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Today's Stichomancy for Sharon Stone

The first excerpt represents the element of Air. It speaks of mental influences and the process of thought, and is drawn from Pellucidar by Edgar Rice Burroughs:

to us nothing but sunshine and happiness. So, for my part, I shall always wait for tomorrow.

In Pellucidar, where it is always today, the wait may not be so long, and so it proved for us. As we were passing a lofty, flat-topped hill through a park- like wood a perfect network of fiber ropes fell suddenly about our guard, enmeshing them. A moment later a horde of our friends, the hairy gorilla-men, with the mild eyes and long faces of sheep leaped among them.

It was a very interesting fight. I was sorry that my bonds prevented me from taking part in it, but I urged


Pellucidar
The second excerpt represents the element of Fire. It speaks of emotional influences and base passions, and is drawn from Essays of Francis Bacon by Francis Bacon:

there useth to be more trepidation in court upon the first breaking out of troubles, than were fit. And the state runneth the danger of that which Tacitus saith; Atque is habitus animorum fuit, ut pessimum facinus auderent pauci, plures vellent, omnes paterentur. But let such military persons be assured, and well reputed of, rather than factious and popular; holding also good correspondence with the other great men in the state; or else the remedy, is worse than the disease.

Of Atheism


Essays of Francis Bacon
The third excerpt represents the element of Water. It speaks of pure spiritual influences and feelings of love, and is drawn from Droll Stories, V. 1 by Honore de Balzac:

passed quickly until she found herself in the Hotel de l'Hirundelle where afterwards lived Madame d'Estampes. The poor husband shed scalding tears, when he found his little bird had flown, and became melancholy and pensive. His friends and neighbours edified his ears with as many taunts and jeers as Saint Jacques had the honour of receiving in Compostella, but the poor fellow took it so to heart, that at last they tried rather to assuage his grief. These artful compeers by a species of legal chicanery, decreed that the good man was not a cuckold, seeing that his wife had refused a consummation, and if the planter of horns had been anyone but the king, the said marriage might have been dissolved; but the amorous spouse was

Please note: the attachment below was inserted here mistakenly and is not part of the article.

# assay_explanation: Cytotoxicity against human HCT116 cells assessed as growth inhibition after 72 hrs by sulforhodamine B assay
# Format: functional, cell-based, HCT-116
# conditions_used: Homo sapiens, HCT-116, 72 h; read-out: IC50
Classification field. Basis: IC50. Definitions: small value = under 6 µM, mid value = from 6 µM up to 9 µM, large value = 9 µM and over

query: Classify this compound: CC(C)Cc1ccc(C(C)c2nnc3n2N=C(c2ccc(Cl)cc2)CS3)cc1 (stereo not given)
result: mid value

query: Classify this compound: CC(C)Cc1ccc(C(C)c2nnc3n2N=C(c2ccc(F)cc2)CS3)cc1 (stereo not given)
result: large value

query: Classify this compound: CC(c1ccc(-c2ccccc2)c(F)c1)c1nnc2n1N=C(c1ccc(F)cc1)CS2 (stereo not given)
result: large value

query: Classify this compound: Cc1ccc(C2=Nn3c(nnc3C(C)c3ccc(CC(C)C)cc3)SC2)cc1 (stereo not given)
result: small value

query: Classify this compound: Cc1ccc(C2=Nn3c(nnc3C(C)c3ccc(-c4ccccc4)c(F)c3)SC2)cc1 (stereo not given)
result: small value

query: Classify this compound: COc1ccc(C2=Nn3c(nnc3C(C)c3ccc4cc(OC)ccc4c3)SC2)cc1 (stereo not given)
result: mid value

Droll Stories, V. 1
The fourth excerpt represents the element of Earth. It speaks of physical influences and the impact of the unseen on the visible world, and is drawn from Twelve Stories and a Dream by H. G. Wells:

Goggles,' I says, 'it's your beauty does it.' I was inclined to be a little light-headed, I think, with all these dangers about and the change in the pressure of the blessed air. 'Who're ye staring at?' I said, as if the savages could hear me. 'What d'ye take me for? I'm hanged if I don't give you something to stare at,' I said, and with that I screwed up the escape valve and turned on the compressed air from the belt, until I was swelled out like a blown frog. Regular imposing it must have been. I'm blessed if they'd come on a step; and presently one and then another went down on their hands and knees. They didn't know what to make of me, and they was doing the extra polite, which was very wise and reasonable of them. I had half a mind